14. Huntsman spider (Sparassidae) - DSC_2672
  15. Huntsman spider (Pandercetes sp.)

    Close up shot of the body.

  16. Leafhopper nymph (Cicadellidae) - DSC_2673
  17. Leafhopper nymph (Cicadellidae)

    Numerous leafhoppers too, this nymph had a little see-through look.

  18. Jumping spider (Salticidae) preying on Huntsman spider (Sparassidae) - DSC_2682
  19. Jumping spider (Salticidae) preying on Huntsman spider (Sparassidae)

    We spotted an awesome catch by a jumping spider, devouring a huntsman spider!

  20. Jumping spider (Salticidae) preying on Huntsman spider (Sparassidae) - DSC_2692
  21. Jumping spider (Salticidae) preying on Huntsman spider (Sparassidae)

    Settled down on a leaf, but continued its meal. Had the prey helplessly looking into the camera…

  22. Spiny orb web spider (Gasteracantha sp.) - DSC_2697
  23. Spiny orb web spider (Gasteracantha sp.)

    Probably a juvenile, but I’ve not seen any other adult Gasteracantha in the area, just a few Macracantha.

  24. Leafhopper nymph (Cicadellidae) - DSC_2703
  25. Leafhopper nymph (Cicadellidae)

    Some of the leafhoppers got a little bit more colour on them.

  26. Leafhopper nymph (Cicadellidae) - DSC_2706
  27. Leafhopper nymph (Cicadellidae)

    The characteristic tibial spines.

  28. Leafhopper (Cicadellidae) - DSC_2713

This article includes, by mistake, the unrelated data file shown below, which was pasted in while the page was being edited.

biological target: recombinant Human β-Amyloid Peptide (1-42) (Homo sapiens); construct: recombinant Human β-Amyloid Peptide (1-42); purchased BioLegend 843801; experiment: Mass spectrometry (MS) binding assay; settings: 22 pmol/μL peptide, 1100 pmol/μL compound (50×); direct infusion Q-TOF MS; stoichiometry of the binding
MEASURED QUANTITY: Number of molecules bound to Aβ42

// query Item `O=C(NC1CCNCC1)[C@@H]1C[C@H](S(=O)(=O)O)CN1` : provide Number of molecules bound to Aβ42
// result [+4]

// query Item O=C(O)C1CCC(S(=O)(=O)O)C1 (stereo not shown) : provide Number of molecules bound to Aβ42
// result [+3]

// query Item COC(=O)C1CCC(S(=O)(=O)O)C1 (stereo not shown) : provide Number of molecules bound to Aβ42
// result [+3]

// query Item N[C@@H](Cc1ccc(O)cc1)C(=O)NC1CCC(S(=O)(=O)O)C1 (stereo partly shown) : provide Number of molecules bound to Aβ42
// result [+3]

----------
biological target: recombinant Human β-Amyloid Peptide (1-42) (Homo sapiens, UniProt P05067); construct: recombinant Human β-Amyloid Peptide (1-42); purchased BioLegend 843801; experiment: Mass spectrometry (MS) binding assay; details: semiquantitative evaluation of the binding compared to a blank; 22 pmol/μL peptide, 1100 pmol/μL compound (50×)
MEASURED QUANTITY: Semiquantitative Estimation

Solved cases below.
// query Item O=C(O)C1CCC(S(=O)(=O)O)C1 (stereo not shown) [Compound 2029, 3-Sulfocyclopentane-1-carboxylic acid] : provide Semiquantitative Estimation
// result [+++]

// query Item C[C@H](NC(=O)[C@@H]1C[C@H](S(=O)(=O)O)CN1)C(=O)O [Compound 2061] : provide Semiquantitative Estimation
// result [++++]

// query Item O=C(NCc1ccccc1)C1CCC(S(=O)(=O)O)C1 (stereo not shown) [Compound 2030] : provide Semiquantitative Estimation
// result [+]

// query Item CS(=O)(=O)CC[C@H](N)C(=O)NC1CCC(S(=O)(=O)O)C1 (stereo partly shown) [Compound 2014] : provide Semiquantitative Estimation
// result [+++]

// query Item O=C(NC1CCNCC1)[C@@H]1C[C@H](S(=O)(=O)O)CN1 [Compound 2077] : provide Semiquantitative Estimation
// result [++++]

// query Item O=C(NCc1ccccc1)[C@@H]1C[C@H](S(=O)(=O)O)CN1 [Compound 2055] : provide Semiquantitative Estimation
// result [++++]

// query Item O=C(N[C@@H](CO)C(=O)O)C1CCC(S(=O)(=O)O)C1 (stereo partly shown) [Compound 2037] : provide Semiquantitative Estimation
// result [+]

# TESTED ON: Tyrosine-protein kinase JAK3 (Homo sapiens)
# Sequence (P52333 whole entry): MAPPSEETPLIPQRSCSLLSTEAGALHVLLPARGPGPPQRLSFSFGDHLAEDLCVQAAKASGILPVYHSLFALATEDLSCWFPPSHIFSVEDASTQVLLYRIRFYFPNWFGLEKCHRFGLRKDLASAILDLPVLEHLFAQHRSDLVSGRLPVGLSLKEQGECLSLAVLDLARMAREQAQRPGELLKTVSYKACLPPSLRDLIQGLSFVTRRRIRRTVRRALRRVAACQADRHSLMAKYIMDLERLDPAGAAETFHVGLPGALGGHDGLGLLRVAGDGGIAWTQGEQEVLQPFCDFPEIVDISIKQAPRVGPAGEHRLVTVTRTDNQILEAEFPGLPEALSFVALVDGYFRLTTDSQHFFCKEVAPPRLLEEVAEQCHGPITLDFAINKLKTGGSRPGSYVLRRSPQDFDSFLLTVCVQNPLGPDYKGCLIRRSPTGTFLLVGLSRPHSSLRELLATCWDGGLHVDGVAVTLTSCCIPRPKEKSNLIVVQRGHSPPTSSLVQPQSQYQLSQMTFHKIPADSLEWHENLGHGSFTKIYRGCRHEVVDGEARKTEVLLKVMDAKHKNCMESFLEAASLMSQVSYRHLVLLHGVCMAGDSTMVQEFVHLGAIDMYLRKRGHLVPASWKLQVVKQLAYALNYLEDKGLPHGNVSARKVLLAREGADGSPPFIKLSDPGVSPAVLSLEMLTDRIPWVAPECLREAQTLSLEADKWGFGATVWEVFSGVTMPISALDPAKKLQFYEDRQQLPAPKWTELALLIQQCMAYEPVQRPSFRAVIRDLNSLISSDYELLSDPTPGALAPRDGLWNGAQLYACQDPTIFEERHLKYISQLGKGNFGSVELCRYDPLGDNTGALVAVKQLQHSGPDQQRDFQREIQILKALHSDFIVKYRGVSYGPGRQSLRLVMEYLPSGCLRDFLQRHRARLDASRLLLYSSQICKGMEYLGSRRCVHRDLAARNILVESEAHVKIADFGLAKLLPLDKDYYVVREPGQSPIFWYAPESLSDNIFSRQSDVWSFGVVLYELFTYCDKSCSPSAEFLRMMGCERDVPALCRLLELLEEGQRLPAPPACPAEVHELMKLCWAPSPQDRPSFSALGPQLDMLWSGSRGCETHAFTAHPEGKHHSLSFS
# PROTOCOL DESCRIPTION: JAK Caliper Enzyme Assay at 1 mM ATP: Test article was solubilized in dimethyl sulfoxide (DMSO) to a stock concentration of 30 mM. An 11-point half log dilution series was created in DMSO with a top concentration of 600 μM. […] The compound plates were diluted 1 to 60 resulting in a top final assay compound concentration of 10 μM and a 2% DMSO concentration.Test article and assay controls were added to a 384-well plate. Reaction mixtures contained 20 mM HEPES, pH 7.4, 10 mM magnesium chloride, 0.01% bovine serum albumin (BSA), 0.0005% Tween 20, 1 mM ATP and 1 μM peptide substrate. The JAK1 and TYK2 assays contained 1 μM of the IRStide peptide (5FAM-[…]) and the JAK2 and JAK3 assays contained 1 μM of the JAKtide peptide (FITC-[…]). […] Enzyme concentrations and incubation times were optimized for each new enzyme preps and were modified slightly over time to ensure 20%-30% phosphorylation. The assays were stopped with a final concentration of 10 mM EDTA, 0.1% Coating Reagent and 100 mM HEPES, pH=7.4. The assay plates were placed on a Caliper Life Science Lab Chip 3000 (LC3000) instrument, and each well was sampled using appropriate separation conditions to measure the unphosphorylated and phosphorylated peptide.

29. Leafhopper (Cicadellidae)

    Did I mention that they were becoming more and more colourful? This was tiny, about 2 to 3mm long.

  30. Leafhopper (Cicadellidae) - DSC_2717
  31. Leafhopper (Cicadellidae)

    Probably the most beautiful leafhopper on this trip!

  32. Harvestman (Opiliones) with Moth-like planthopper (Ricaniidae) - DSC_2736
  33. Harvestman (Opiliones) with Moth-like planthopper (Ricaniidae)

    Was trying to shoot this moth-like planthopper and a harvestman decided to walk by.

  34. Harvestman (Opiliones) - DSC_2738
  35. Harvestman (Opiliones)

    Close up of the intruder!

  36. Stick insect (Phasmatodea) - DSC_2741
  37. Stick insect (Phasmatodea)

    There were several large spiky stick insects, but due to the rain, their bodies were wet and very reflective.

  38. Stick insect (Phasmatodea) - DSC_2742
  39. Stick insect (Phasmatodea)

    Dorsal view shows how broad the abdomen can get – fat stick!

  40. Stick insect (Phasmatodea) - DSC_2743
  41. Stick insect (Phasmatodea)

    Close up on the eye would be much cuter!

  42. Stick insect (Phasmatodea) - DSC_2746
  43. Stick insect (Phasmatodea)

    More stick insects!

  44. Stick insect (Phasmatodea) - DSC_2748
  45. Stick insect (Phasmatodea)

    The small ones tend to hide under the leaves, so it is not always easy to find them.

  46. Darkling beetle? (Tenebrionidae?) - DSC_2756
  47. Darkling beetle? (Tenebrionidae?)